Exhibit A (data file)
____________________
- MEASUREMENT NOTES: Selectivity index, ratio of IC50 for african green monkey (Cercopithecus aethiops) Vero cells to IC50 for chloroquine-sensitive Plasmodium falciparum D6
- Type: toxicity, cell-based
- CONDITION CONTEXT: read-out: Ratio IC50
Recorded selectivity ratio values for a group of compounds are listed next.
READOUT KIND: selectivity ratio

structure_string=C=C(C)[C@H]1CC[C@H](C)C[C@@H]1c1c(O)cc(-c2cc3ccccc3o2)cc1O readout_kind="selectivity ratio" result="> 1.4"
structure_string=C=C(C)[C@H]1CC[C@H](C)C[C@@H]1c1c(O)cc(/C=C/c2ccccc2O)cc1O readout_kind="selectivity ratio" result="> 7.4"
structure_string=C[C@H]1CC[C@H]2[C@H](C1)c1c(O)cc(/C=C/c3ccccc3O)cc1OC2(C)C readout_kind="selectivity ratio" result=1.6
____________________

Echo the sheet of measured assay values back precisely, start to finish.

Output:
- MEASUREMENT NOTES: Selectivity index, ratio of IC50 for african green monkey (Cercopithecus aethiops) Vero cells to IC50 for chloroquine-sensitive Plasmodium falciparum D6
- Type: toxicity, cell-based
- CONDITION CONTEXT: read-out: Ratio IC50
Recorded selectivity ratio values for a group of compounds are listed next.
READOUT KIND: selectivity ratio

structure_string=C=C(C)[C@H]1CC[C@H](C)C[C@@H]1c1c(O)cc(-c2cc3ccccc3o2)cc1O readout_kind="selectivity ratio" result="> 1.4"
structure_string=C=C(C)[C@H]1CC[C@H](C)C[C@@H]1c1c(O)cc(/C=C/c2ccccc2O)cc1O readout_kind="selectivity ratio" result="> 7.4"
structure_string=C[C@H]1CC[C@H]2[C@H](C1)c1c(O)cc(/C=C/c3ccccc3O)cc1OC2(C)C readout_kind="selectivity ratio" result=1.6